A year ago this week officers from Walsall, from Birmingham, London and across the country found themselves in the midst of some of the worst rioting seen in England for years.
The destruction seemed wholesale, the rioters shockingly ambitious and at the same time random in their choice of victims. Images of police lines stretched across a blazing skyline shot across the world, leaving in their wake tough questions about how the riots had come to be.
Writing now, a year on, it’s hard to believe that a year has passed since those three days in August.
Repairs to the stricken areas continue, buildings have been torn down and the empty gaps they’ve left stand as a stark reminder of what can happen when the perception spreads that law and order has broken down.
I can’t claim to have played a particularly important role in the riots myself. I wasn’t one of the officers charging past broken shops near the Bullring, nor was I stood watching the Carpetright shop engulfed by a firestorm in Haringey.
Instead I was one of the many officers working extended shifts to restore the impression that the law still stood, that those who had come to riot would face the consequences and that the public ought not be panicked by what they saw each night on the news.
Looking back, what stood out to me at the time and what still stands today is the impression that whilst the rioters seemed to enjoy a fleeting taste of the upper hand, the police and other emergency services reacted and adapted with a professionalism that was nothing short of inspiring.
Rest days were cancelled, officers found themselves in unfamiliar situations and faced people on the streets who appeared set upon harming them by any means possible.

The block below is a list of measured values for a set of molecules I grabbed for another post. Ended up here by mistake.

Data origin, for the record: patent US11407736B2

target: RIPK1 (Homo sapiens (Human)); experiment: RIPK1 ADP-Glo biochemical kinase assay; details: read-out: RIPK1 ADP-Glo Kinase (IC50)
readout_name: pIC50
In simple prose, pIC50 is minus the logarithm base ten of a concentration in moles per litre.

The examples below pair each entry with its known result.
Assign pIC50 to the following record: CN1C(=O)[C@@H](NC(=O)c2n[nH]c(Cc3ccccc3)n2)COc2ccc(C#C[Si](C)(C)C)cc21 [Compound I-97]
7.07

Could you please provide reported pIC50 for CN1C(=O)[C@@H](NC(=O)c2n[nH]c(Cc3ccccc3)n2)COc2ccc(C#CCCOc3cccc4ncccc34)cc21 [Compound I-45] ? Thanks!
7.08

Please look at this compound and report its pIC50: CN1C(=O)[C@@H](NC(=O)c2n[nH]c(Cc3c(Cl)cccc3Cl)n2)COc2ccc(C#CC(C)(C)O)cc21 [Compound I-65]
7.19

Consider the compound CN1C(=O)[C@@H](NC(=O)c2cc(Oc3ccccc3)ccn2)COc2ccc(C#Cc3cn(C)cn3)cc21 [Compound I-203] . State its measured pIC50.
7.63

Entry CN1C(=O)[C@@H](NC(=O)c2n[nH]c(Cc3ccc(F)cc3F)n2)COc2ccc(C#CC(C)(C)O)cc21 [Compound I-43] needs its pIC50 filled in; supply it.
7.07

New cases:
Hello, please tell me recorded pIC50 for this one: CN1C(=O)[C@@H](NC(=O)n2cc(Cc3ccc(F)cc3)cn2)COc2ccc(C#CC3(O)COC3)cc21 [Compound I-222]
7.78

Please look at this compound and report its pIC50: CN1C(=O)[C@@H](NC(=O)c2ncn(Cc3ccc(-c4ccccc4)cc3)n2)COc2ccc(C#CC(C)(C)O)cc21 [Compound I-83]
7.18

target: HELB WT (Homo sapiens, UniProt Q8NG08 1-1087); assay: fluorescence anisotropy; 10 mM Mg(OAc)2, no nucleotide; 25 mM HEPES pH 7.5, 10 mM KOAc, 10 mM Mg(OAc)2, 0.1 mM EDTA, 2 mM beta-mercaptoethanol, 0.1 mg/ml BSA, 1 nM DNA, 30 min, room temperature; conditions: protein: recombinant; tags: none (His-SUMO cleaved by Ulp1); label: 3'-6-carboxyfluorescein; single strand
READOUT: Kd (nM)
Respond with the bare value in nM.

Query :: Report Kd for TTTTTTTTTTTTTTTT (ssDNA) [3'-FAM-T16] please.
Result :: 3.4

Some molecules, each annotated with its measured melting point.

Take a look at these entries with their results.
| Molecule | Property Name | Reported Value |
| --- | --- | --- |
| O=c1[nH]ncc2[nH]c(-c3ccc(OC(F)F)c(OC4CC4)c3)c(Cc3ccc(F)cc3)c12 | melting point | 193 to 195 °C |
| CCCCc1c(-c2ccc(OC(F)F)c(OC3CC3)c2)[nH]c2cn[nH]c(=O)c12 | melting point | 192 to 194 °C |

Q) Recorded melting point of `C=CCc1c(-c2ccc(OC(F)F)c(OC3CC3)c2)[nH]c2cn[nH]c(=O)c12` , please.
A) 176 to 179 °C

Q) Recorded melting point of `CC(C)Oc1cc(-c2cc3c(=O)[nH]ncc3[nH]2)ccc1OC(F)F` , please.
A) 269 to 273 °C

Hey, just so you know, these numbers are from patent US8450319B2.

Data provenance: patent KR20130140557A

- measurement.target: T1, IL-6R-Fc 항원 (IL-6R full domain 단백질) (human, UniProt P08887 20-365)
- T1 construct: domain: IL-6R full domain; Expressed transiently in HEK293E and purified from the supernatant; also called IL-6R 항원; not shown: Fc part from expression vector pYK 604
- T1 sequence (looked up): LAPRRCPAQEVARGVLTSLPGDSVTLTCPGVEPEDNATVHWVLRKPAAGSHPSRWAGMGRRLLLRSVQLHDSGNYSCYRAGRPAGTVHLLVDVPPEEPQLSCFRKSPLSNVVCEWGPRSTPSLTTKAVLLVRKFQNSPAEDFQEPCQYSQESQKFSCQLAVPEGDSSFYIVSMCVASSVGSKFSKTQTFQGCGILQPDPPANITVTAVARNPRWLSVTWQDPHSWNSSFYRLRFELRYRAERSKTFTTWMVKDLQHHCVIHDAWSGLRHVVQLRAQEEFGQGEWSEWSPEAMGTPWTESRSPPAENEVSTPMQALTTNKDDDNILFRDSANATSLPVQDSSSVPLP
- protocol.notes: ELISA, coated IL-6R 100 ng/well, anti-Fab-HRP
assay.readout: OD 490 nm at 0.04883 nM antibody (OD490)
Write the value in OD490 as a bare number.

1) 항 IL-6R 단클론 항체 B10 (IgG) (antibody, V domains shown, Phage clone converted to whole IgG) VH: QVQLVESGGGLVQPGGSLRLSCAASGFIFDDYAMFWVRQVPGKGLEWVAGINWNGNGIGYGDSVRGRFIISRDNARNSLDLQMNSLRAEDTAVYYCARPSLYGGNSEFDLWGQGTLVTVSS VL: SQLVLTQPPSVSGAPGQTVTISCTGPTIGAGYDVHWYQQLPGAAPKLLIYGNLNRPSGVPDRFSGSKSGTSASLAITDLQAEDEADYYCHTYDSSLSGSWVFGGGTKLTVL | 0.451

Faced with such apparent hatred the officers I worked alongside didn’t buckle, didn’t hesitate – instead they volunteered to work on, shift after shift in unimaginable situations and without a word of complaint.
To me the riots were particularly disturbing owing to the suddenness with which they took hold.
Riots, I’d always thought, would be prefaced by a period of visible tension, by rising discontent leading to a tipping point at which tensions boiled over and barricades sprung up.
A great deal of work has been done investigating the cause of the riots, notably through the Guardian and LSE’s collaborative project Reading The Riots, with various reasons raised by the rioters themselves in attempts to explain why they had taken to the streets.
Frustration at the use of Stop & Search powers in some areas has been floated as one reason and as a contributor; an argument could be made that these frustrations represent the preface I’d have expected with shooting of Mark Duggan representing the tipping point.
Sensible use of stop powers allied with better communication with the affected communities seem to be the way forward to address perceptions of frustration, and indeed forces across the country have already done a great deal of work to bridge divides.